However, the buffer is a disadvantage for investors who want to communicate with company executives. They may be able to do so only through MicroVentures, which manages the LLC.
It is important to distinguish the fund-like LLC entity from a venture capital fund. VC funds are typically blind pools where individual investors do not select portfolio companies in which to invest. Each MicroVentures LLC, by contrast, invests in only one issuer, and the investors who buy LLC units have selected that particular issuer in which to invest. As an aside, and as discussed later in this book, a “pledge fund” is a type of fund that does enable its investors to participate in opportunities on a deal-by-deal basis.
The last item on the bullet list above is whether or not the offering platform qualifies as a registered broker-dealer. Being a broker permits the platform to participate in and effect transactions in securities for the account of its clients and others, and being a dealer allows the platform to buy and sell securities for its own account or through another broker (underwriters and market-makers are examples of dealers).
Broker-dealers are regulated by the SEC and FINRA and as such may be held to a stricter standard of due diligence than other intermediaries. For example, a broker-dealer must take reasonable steps to ensure that the information and disclosures that issuers post on its platform are materially accurate and complete, or risk facing disciplinary action (including regulatory fines and civil enforcement actions) by the SEC, FINRA or both regulators. This means that, among other measures, the platform’s staff will need to implement procedures for examining carefully and in-depth an applicant’s financial disclosures, perform criminal background checks on its executives, etc.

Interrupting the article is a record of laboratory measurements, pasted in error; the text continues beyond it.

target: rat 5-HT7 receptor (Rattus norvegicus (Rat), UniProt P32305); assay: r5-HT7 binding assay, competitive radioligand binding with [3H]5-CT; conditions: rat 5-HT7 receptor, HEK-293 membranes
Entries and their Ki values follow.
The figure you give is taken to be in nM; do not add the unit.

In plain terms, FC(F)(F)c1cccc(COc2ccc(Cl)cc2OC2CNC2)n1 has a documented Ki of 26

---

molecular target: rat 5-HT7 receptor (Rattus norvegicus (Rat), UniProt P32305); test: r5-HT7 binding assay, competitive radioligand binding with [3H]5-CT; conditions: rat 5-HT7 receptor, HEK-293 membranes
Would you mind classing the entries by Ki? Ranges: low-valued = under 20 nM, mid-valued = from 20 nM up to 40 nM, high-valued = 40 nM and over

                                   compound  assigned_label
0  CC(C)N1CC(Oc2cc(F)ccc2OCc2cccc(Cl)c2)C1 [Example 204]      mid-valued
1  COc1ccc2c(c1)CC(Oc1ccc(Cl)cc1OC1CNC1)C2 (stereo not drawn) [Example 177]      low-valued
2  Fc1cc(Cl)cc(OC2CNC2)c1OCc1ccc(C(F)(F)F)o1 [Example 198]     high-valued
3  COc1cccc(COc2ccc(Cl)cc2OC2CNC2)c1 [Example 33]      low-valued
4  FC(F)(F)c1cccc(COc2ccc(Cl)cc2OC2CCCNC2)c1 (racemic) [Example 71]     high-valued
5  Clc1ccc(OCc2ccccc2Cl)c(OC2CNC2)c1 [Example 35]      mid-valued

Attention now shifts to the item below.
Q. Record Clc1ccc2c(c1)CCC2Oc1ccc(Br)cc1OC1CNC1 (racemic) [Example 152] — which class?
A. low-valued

Platforms that are not registered broker-dealers may be selective about the issuers that they accept, but you should not assume that they conduct the same depth of due diligence as registered broker-dealer platforms. Keep in mind that you need to conduct your own due diligence in any case before you invest.
Registered broker-dealers are subject not only to the general anti-fraud and anti-manipulation provisions of federal securities laws and regulations but also to additional anti-fraud and anti-money laundering requirements specific to broker-dealers.
Reg D platforms that are not themselves broker-dealers must effect securities transactions through outside firms that are (e.g., banks or brokerage firms), and in most cases must share fees with those outside firms.
In certain circumstances, the investor-facing staff of a Reg D platform who are registered representatives affiliated with a registered broker-dealer or registered investment advisers may advise investors regarding investment suitability. Intermediaries and advisors who are not registered representatives affiliated with a registered broker-dealer or registered investment advisers are generally prohibited from offering investment advice.
[Editor’s Note: This series is based on Jonathan Friedland’s book The Investor’s Guide to Alternative Assets: The JOBS Act, “Accredited” Investing, and You.]
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David M. Freedman has worked as a financial and legal journalist since 1978. He has served on the editorial staffs of business, trade and professional journals, most recently as senior editor of The Value Examiner (National Association of Certified Valuators and Analysts). He is coauthor of Equity Crowdfunding for Investors, published in June 2015 by…